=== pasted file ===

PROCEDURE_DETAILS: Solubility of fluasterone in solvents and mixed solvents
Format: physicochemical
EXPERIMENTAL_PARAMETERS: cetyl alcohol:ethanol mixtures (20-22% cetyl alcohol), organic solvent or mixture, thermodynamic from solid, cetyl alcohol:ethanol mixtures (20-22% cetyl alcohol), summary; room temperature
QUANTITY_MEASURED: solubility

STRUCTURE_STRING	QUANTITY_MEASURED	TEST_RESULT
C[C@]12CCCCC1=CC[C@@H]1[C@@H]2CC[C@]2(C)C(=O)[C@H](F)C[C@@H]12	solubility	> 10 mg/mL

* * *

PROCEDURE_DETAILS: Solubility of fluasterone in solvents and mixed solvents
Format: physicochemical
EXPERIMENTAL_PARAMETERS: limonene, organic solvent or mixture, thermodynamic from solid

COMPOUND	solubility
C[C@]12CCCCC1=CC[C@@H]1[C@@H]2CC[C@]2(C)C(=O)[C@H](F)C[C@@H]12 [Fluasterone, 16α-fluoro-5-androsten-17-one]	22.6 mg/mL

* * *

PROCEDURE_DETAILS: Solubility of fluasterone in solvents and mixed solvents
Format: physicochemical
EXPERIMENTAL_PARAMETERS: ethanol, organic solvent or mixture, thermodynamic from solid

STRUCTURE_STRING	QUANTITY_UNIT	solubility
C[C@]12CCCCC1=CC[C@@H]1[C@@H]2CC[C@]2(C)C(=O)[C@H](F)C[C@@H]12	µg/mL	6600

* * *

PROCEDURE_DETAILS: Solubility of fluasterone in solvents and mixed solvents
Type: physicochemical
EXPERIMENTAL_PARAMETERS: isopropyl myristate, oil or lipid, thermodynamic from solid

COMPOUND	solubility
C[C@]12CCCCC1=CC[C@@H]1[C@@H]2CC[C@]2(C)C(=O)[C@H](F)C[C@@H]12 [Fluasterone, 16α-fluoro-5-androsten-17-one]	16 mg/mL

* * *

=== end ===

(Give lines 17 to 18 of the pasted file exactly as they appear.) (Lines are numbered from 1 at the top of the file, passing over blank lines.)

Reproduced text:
STRUCTURE_STRING	QUANTITY_UNIT	solubility
C[C@]12CCCCC1=CC[C@@H]1[C@@H]2CC[C@]2(C)C(=O)[C@H](F)C[C@@H]12	µg/mL	6600